X. American International Pictures, 1963. Also released as X: The Man with the X-Ray Eyes. Ray Milland, Diana van der Vlis, Harold J. Stone, John Hoyt, Don Rickles, Dick Miller. Screenplay: Robert Dillon and Ray Russell, based on a story by the latter. Director: Roger Corman.

   Refused an extension of a medical grant for his research on enhancing human vision, a doctor (Ray Milland) decides to carry on on his own, using himself as the first subject. Things, of course, do not go well, as per the alternative title for this rather well-done sci-fi movie.

   If you had x-ray vision, what would use it for? Go to a party, of course, where you can see all of the dancers au naturel. Or if in your haste to continue your experiments, you accidentally push a colleague out of a window to his death, what would you do then?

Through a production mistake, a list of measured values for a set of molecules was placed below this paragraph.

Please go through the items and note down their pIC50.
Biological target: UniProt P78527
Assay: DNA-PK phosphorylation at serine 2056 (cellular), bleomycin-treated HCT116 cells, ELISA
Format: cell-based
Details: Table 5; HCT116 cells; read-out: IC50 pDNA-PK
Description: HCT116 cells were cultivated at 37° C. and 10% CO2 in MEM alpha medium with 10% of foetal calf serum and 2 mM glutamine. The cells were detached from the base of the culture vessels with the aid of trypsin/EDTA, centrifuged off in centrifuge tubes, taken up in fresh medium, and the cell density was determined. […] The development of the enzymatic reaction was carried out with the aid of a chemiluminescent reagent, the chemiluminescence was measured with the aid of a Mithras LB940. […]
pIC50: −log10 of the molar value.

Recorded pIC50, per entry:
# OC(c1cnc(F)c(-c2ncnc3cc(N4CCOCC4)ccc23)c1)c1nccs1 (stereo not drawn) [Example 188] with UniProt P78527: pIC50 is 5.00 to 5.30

Become a blindfolded swami in a carnival act, one supposes. Or if your barker (Don Rickles) sees dollar signs, open a free clinic for people to have their ailments diagnosed. Or if still on the run, head for Nevada to make a real fortune (though I don’t understand the business with a slot machines, looking inside to see a big payoff coming in two more plays).

   Don’t get me wrong. The movie is well done, and everybody plays it straight, except for maybe a short bit between Don Rickles and a heckler (Dick Miller) while Dr. Xavier is doing his carney act. There’s no big message, except perhaps scientists ought be careful how far they go, and the 80 minutes of playing time go by very quickly.